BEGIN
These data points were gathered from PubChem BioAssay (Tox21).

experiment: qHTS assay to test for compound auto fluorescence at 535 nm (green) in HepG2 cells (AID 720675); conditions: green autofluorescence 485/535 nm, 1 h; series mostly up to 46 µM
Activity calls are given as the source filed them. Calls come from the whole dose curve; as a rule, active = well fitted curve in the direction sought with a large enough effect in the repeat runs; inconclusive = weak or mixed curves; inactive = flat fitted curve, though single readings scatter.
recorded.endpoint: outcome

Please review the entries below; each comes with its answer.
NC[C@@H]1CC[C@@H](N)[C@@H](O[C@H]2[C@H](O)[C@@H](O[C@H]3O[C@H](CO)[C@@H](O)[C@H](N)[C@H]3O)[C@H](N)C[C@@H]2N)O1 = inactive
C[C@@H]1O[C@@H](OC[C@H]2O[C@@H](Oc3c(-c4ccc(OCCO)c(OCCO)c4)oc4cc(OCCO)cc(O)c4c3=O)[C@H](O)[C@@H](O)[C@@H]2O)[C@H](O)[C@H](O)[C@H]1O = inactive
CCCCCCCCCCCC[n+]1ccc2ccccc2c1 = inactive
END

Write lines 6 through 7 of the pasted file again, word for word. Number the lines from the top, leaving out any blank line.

NC[C@@H]1CC[C@@H](N)[C@@H](O[C@H]2[C@H](O)[C@@H](O[C@H]3O[C@H](CO)[C@@H](O)[C@H](N)[C@H]3O)[C@H](N)C[C@@H]2N)O1 = inactive
C[C@@H]1O[C@@H](OC[C@H]2O[C@@H](Oc3c(-c4ccc(OCCO)c(OCCO)c4)oc4cc(OCCO)cc(O)c4c3=O)[C@H](O)[C@@H](O)[C@@H]2O)[C@H](O)[C@H](O)[C@H]1O = inactive